I am appending data to a file and then use

echo "$(tail -n10 newdata.txt)" > newdata.txt;

to keep only 10 lines in the newdata.txt file.

I want to read this file and store all of its content in a variable so that when I perform

{"Value":" "} | jq .

to create a JSON file. I will be able to write all 10 values to only one keyword value.

I tried

value=cat newdata.txt

but that is giving me parsing error:

Invalid string: control characters from U+0000 through U+001F must be escaped.
  • 1
    Can you elaborate on the jq use-case a little more? Provide examples of your expected input and expected output, if you would. As it reads now, it seems to sound like a fairly simple case of command substitution. Your value=cat newdata.txt should just be value=$(cat newdata.txt) (one way to do it). Or potentially even just value=$(tail -n10 newdata.txt). Note -- Since there are linebreaks in the variable, remember to quote it if echo'ing -- E.g. echo "$value". Jun 16, 2021 at 21:11
  • I am trying to write a JSON file. For this I am reading values from a board using shell-scripting like foo=$(php getdata.php), the value of foo is now 11 and then echoing it to the JSON file like ```echo "{\"bar\":\"$foo\"}" | jq . > sample.json This gives me JSON file like: { "bar": "11" } But I want to write multiple values. Like instead of one value 11, now when I do foo=$(php getdata.php) is 11,12,13,4,12 Then I want to create a JSON like { "bar": "11,12,13,4,12" }
    – Sneha
    Jun 17, 2021 at 13:35
  • Best to edit your question with that info so it can be more readable with line breaks and formatting. Thanks! Jun 17, 2021 at 15:03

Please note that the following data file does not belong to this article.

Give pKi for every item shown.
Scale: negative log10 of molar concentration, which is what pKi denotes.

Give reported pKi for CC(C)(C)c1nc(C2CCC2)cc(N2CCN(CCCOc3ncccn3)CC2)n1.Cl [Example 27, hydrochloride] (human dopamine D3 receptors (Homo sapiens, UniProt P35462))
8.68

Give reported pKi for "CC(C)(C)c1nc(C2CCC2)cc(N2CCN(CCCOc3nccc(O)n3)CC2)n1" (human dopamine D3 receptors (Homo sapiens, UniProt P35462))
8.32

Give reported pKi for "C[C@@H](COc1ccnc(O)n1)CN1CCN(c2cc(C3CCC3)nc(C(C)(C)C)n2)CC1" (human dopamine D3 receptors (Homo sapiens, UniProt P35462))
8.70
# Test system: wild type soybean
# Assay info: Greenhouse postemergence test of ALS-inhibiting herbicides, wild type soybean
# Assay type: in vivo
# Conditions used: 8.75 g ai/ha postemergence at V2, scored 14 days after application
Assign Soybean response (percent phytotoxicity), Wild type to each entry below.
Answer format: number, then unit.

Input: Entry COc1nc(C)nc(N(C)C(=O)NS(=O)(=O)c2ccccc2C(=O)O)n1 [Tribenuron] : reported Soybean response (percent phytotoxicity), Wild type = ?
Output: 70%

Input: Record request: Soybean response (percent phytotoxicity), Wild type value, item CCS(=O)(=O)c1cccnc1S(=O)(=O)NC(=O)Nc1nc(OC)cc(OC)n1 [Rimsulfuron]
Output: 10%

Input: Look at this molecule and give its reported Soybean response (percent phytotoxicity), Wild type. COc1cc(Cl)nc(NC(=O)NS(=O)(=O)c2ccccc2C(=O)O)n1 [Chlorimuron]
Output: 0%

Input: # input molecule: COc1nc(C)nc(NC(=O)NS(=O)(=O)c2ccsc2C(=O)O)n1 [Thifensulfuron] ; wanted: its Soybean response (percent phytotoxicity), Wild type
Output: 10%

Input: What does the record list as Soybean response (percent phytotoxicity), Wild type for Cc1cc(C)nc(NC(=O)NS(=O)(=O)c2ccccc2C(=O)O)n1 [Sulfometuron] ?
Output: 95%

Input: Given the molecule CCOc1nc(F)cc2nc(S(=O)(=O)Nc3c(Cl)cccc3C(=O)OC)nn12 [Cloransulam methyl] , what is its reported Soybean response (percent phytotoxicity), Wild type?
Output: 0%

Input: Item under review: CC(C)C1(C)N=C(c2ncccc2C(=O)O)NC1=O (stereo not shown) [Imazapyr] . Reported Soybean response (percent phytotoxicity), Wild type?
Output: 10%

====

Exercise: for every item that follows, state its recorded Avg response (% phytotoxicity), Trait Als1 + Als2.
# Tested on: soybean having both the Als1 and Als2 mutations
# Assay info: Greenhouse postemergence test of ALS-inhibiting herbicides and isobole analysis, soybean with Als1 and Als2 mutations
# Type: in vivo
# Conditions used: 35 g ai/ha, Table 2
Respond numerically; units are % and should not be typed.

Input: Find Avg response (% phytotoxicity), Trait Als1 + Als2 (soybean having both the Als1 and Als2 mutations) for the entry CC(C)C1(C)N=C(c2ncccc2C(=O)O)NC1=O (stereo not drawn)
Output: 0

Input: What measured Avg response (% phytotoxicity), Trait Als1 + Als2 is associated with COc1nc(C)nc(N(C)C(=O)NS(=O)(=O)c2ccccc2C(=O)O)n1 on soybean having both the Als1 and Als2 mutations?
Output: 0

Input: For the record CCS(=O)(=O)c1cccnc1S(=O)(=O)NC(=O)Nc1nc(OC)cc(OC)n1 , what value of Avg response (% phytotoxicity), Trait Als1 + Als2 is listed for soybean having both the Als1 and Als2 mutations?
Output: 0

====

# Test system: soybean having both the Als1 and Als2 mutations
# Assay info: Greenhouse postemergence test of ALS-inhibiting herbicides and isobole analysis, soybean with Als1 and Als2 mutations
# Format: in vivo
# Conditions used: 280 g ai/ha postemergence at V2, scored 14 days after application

3 Answers 3


This is an XY Problem. To assign the content of file newdata.txt to variable lines, use:

lines="$(cat newdata.txt)"

But why would you want to assign the content of newdata.txt to a variable?

Your desired outcome is a JSON object with a field value that has the content of newdata.txt as its value. The content of newdata.txt is plain text, not JSON, so echoing {"value", $(cat newdata.txt)} or equivalently {"value", $lines} into jq . will not work, because jq expects to read valid JSON.

The actual question then is: how do I turn lines of plain text into JSON?

jq can parse lines of arbitrary input into a stream of JSON strings using option -R, --raw-input. To parse all input lines at once, use option -s, --slurp. The input is then available for regular jq stream processing, so:

jq -sR '{"value", .}' newdata.txt

will give the desired JSON object.

On a separate note, echo "$(tail -n10 newdata.txt)" > newdata.txt is bound to fail intermittently. The >newdata.txt has a fair chance of truncating newdata.txt to 0 bytes before tail gets a chance to read its last 10 lines. You could use sponge to solve this, but see below.

Also, why the echo? tail -n 10 already echoes to stdout, so there is no need to catch its output in a string, just to have echo echo it to stdout again.

Combining all this, a one-line solution would be:

tail -n 10 olddata.txt | tee newdata.txt | jq -sR '{"value", .}' && 
mv newdata.txt olddata.txt

bash has all the facilities of other programming languages, like variables and strings, but it is more productive to think of it as a stream processor that reads from stdin and writes to stdout.



value=$(perl -e 'print qx/cat newdata.txt/;')

This uses the "-e" lets you define Perl code to be executed by the compiler.

The $() makes it so you can capture the output of a command and assign it to a shell variable.


I figured it out. I am posting answer for whoever needs it. I am appending data to a file called newdata.txt like this: echo "$(tail -n10 newdata.txt)" > newdata.txt;

Then I simply copied file to a variable called value: value="$(cat newdata.txt)"

After doing echo "{\"Values\":[$value]}" | jq . I am getting the JSON object.

The only way this works is there is a comma at the end of each line except for last line.

I am not sure if this is foolproof and right way to do this. But it worked for my problem.

You must log in to answer this question.

Not the answer you're looking for? Browse other questions tagged .